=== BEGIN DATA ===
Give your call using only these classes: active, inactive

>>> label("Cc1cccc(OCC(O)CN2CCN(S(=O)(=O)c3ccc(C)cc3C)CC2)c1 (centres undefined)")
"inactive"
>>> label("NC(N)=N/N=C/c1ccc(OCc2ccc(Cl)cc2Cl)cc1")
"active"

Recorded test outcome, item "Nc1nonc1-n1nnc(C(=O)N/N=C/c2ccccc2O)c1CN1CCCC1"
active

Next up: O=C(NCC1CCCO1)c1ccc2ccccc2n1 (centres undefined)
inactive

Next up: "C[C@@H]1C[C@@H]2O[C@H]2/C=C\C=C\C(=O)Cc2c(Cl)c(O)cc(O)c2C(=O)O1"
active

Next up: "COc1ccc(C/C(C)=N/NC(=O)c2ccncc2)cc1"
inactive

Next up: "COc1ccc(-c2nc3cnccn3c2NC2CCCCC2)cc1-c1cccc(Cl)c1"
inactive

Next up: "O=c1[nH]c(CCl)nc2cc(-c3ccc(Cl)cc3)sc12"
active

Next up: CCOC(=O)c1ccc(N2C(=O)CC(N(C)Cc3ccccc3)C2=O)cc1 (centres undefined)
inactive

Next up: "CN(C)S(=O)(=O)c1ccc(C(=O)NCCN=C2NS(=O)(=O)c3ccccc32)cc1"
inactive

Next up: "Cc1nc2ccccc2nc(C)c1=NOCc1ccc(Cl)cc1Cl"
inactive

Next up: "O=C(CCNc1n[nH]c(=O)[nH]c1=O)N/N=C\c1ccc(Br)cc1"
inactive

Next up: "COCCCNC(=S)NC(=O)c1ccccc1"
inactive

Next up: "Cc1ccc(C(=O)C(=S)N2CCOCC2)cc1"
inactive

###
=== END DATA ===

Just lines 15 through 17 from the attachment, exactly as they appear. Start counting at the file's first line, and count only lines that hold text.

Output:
inactive

Next up: "O=c1[nH]c(CCl)nc2cc(-c3ccc(Cl)cc3)sc12"
active